• miniaturized bioreactor;
  • Fab′ fermentation;
  • scale down;
  • high cell density;
  • engineering characterization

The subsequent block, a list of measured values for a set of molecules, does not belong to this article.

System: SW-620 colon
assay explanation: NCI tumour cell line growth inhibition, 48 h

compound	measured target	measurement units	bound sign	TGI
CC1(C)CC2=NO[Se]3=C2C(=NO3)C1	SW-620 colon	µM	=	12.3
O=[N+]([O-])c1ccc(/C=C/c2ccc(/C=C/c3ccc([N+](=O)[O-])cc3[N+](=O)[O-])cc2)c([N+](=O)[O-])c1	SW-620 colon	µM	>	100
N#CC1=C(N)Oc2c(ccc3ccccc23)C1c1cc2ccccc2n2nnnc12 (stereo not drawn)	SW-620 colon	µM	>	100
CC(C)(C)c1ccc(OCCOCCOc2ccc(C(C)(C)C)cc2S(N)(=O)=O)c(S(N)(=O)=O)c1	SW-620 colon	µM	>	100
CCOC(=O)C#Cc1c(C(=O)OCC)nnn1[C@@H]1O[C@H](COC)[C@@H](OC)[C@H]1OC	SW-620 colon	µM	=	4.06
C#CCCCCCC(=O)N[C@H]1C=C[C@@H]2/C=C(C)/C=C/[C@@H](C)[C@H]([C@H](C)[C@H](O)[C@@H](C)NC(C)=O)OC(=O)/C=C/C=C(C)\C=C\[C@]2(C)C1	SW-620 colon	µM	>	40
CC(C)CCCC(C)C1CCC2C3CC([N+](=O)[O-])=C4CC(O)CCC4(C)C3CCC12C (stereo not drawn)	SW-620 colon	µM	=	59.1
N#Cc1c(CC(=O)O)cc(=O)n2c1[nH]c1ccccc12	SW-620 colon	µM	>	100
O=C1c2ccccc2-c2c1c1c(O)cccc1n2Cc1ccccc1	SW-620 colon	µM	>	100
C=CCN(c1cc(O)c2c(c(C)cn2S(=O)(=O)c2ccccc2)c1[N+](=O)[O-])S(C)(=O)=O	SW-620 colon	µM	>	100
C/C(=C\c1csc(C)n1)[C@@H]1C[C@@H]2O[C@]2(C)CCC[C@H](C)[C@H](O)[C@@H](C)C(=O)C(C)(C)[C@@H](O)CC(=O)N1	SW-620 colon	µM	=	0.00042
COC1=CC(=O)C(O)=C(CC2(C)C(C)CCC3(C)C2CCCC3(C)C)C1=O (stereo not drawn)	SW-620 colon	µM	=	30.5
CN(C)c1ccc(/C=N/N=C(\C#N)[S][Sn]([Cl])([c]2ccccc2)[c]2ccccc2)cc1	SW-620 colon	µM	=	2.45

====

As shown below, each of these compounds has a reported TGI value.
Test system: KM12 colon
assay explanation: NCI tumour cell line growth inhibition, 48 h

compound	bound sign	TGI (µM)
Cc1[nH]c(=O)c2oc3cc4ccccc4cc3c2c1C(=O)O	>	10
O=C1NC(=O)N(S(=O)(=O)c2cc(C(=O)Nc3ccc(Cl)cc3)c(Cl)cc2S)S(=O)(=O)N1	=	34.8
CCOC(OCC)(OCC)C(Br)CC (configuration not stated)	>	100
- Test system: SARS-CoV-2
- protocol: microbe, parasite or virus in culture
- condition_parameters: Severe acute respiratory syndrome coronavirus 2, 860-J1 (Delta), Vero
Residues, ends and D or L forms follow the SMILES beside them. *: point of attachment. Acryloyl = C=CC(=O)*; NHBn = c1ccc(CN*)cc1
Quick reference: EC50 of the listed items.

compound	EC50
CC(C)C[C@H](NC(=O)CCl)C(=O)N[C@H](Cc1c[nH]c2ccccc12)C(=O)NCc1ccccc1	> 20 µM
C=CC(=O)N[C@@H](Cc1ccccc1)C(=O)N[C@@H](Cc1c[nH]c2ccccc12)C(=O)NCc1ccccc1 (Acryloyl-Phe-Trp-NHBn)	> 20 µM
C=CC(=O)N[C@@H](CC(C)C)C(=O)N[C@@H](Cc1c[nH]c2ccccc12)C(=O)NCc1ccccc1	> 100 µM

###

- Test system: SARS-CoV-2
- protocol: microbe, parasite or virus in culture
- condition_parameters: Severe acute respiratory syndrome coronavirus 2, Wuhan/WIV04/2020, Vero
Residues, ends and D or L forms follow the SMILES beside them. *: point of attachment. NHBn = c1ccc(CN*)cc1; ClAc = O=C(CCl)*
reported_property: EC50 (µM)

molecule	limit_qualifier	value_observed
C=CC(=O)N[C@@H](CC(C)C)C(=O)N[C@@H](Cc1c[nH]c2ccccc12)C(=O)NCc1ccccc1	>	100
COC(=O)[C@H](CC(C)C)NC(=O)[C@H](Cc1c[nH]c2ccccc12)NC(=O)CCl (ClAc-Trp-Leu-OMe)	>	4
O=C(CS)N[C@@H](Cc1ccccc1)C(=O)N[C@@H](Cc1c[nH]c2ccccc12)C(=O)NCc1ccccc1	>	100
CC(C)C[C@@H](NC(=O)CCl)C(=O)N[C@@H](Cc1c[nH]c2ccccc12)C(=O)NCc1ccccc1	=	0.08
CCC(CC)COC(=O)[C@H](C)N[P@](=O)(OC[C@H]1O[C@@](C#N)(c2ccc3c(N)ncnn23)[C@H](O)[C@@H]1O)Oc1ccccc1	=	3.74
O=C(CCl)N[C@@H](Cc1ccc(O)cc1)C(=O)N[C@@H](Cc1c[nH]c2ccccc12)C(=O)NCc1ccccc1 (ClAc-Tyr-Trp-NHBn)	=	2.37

The use of small scale bioreactors that are mechanically and functionally similar to large scale reactors is highly desirable to accelerate bioprocess development because they enable well-defined scale translations. In this study, a 25-mL miniaturized stirred tank bioreactor (MSBR) has been characterized in terms of its power input, hydrodynamics, and volumetric oxygen transfer coefficient (kLa) to assess its potential to grow high cell density (HCD) cultures using adequate scale-down criteria. Engineering characterization results show scale down, based on matched specific power input (PG/V), is feasible from a 20-L pilot scale stirred tank bioreactor. Results from fed-batch fermentations performed using Fab′ producing E. coli W3110 at matched (PG/V) in the MSBR and 20-L STR demonstrated that the MSBR can accurately scale down the 20-L fermentation performance in terms of growth and Fab′ production. Successful implementation of a fed-batch strategy in the MSBR resulted in maximum optical density of ca. 114 and total Fab′ concentration of 940 μg/mL compared with ca. 118 and 990 μg/mL in 20-L STR. Furthermore, the use of the MSBR in conjunction with primary recovery scale-down tools to assess the harvest material of both reactors showed comparable shear sensitivity and centrifugation performance. The conjoint use of the MSBR with ultra scale-down (USD) centrifugation mimics can provide a cost-efficient manner in which to design and develop bioprocesses that account for good upstream performance as well as their manufacturability downstream. © 2011 American Institute of Chemical Engineers Biotechnol. Prog., 2012